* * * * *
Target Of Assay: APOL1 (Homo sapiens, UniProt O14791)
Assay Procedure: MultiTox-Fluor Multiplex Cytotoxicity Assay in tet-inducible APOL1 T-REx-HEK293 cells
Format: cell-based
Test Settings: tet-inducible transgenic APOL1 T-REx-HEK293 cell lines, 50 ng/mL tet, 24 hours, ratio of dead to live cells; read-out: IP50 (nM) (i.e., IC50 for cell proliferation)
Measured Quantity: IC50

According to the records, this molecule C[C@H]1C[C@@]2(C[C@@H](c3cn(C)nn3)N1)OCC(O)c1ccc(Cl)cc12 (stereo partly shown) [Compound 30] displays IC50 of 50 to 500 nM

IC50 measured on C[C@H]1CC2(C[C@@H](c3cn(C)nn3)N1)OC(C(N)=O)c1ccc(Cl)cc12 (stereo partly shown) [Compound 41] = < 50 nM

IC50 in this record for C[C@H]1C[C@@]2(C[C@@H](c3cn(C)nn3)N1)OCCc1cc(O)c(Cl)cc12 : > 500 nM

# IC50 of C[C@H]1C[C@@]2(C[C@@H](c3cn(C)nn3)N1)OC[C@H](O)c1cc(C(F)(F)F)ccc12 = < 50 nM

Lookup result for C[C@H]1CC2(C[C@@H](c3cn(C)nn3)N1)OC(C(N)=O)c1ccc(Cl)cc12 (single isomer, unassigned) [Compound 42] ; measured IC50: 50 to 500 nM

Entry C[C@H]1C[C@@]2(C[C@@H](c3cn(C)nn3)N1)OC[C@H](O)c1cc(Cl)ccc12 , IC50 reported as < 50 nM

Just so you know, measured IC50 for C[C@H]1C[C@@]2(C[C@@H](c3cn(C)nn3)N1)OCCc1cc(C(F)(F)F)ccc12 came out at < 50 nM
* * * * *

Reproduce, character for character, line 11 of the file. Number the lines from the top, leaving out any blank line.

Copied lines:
Entry C[C@H]1C[C@@]2(C[C@@H](c3cn(C)nn3)N1)OC[C@H](O)c1cc(Cl)ccc12 , IC50 reported as < 50 nM